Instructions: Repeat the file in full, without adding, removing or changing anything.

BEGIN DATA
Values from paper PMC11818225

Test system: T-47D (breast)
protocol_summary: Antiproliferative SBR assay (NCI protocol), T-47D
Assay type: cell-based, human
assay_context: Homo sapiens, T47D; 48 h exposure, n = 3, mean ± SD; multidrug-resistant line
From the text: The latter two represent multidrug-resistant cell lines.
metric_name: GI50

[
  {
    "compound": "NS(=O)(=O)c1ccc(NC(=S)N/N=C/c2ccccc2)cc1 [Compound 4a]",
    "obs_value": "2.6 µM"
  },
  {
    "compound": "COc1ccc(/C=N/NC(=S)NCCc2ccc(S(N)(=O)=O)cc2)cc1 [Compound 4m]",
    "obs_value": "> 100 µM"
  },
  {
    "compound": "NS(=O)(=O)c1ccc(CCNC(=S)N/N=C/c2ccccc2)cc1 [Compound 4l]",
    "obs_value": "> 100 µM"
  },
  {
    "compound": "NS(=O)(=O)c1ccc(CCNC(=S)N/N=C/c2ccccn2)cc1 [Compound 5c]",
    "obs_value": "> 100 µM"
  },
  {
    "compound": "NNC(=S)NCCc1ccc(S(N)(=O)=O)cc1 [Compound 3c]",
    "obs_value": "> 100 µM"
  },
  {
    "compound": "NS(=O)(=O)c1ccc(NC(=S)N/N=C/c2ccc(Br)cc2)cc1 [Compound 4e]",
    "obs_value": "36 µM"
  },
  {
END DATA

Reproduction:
Values from paper PMC11818225

Test system: T-47D (breast)
protocol_summary: Antiproliferative SBR assay (NCI protocol), T-47D
Assay type: cell-based, human
assay_context: Homo sapiens, T47D; 48 h exposure, n = 3, mean ± SD; multidrug-resistant line
From the text: The latter two represent multidrug-resistant cell lines.
metric_name: GI50

[
  {
    "compound": "NS(=O)(=O)c1ccc(NC(=S)N/N=C/c2ccccc2)cc1 [Compound 4a]",
    "obs_value": "2.6 µM"
  },
  {
    "compound": "COc1ccc(/C=N/NC(=S)NCCc2ccc(S(N)(=O)=O)cc2)cc1 [Compound 4m]",
    "obs_value": "> 100 µM"
  },
  {
    "compound": "NS(=O)(=O)c1ccc(CCNC(=S)N/N=C/c2ccccc2)cc1 [Compound 4l]",
    "obs_value": "> 100 µM"
  },
  {
    "compound": "NS(=O)(=O)c1ccc(CCNC(=S)N/N=C/c2ccccn2)cc1 [Compound 5c]",
    "obs_value": "> 100 µM"
  },
  {
    "compound": "NNC(=S)NCCc1ccc(S(N)(=O)=O)cc1 [Compound 3c]",
    "obs_value": "> 100 µM"
  },
  {
    "compound": "NS(=O)(=O)c1ccc(NC(=S)N/N=C/c2ccc(Br)cc2)cc1 [Compound 4e]",
    "obs_value": "36 µM"
  },
  {